Peoria, Ill. (WMBD) – After our spring and summer severe weather season winds down, it’s easy to become complacent in late summer as the risk of severe weather decreases in Central Illinois. It’s not unusual for our storm readiness to take a backseat as we head into the holiday season.

It’s important to remember that it is not unusual to see an uptick in severe weather in Illinois during the months of November and December as the jet stream begins to drop south. Statistics show that Illinois sees a bump in tornado reports in the months of November and December, what I commonly refer to as Illinois’ second severe weather season.

The chart below from the Illinois State Climatologist shows the monthly breakdown of Illinois tornadoes between 1950 and 2020. While the bulk of our tornadoes come in April, May & June, Illinois sees more tornadic activity in November and December than in September and October combined.

The following chart from the Illinois State Climatologist shows the number of tornado-related fatalities by month for Illinois. While April and August have historically been the deadliest months for tornadoes, the bulk of those fatalities have come from single events. 58 of the 97 deaths in April were the result of the 1967 Oak Lawn tornado outbreak while 29 of the 35 deaths in August were due to the August 28th, 1990, Plainfield F-5 tornado. While it doesn’t stand out as much, December happens to be the 4th deadliest month for tornado-related fatalities.

Central Illinois is no stranger to cold season tornadoes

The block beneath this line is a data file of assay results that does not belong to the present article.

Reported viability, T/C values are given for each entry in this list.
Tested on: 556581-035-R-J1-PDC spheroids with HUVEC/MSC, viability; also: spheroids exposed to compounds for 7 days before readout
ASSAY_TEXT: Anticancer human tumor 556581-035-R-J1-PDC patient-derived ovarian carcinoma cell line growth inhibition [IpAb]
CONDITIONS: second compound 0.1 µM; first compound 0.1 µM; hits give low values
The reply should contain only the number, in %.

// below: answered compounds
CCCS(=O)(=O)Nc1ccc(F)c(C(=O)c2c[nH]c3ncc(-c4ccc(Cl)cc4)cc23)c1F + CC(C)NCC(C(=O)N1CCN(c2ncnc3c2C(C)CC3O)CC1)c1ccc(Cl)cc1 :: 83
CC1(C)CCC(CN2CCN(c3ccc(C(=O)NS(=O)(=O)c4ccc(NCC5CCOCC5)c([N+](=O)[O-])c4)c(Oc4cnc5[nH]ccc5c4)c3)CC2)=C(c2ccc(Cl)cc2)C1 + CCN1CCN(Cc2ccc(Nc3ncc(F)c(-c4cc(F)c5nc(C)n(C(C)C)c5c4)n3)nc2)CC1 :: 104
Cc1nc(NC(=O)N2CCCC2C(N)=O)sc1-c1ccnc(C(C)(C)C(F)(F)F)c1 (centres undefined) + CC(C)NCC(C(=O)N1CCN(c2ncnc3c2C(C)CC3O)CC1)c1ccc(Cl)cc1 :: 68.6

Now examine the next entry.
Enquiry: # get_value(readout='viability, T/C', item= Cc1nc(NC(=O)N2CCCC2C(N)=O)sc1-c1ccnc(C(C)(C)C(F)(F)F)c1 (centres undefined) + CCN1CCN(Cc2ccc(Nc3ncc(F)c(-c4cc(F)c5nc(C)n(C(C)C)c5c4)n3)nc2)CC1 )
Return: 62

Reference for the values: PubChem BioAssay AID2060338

In the last 10 years, Central Illinois has had two memorable cold season severe weather events, the November 17th, 2013 EF-4 Washington Tornado event and the December 1st, 2018 tornado outbreak which was the largest single day December outbreak on record with 29 confirmed tornadoes. The area was nearly part of a third on December 10th, 2021 when strong tornadoes tracked across southern Illinois. The recent activity over the past decade serves as a reminder that tornadoes can and do touchdown any time of year, at any time of day, as long as conditions are right.

The month of November is going to be off to warm start. The Climate Prediction Center’s 6-10 Day Outlook calls for above average temperatures and above average precipitation through November 7th.

In addition to the warmer weather, the upper-level weather pattern could certainly bring opportunity for increased storminess across the Midwest. With a large scale trough in place over the west, the prevailing storm track could place Illinois within a favorable area for severe storms if they happen to time out just right. The first such instance could come with a strong cold front set to move into Illinois on Friday, November 4th, though details of any potential severe weather threat is unclear.

For now, go into the month of November reviewing your severe weather preparedness plans and making sure you have everything in place in the event severe weather season makes a comeback in the next few months. For more severe weather preparedness tips, visit the Storm Training 101 portion of our website.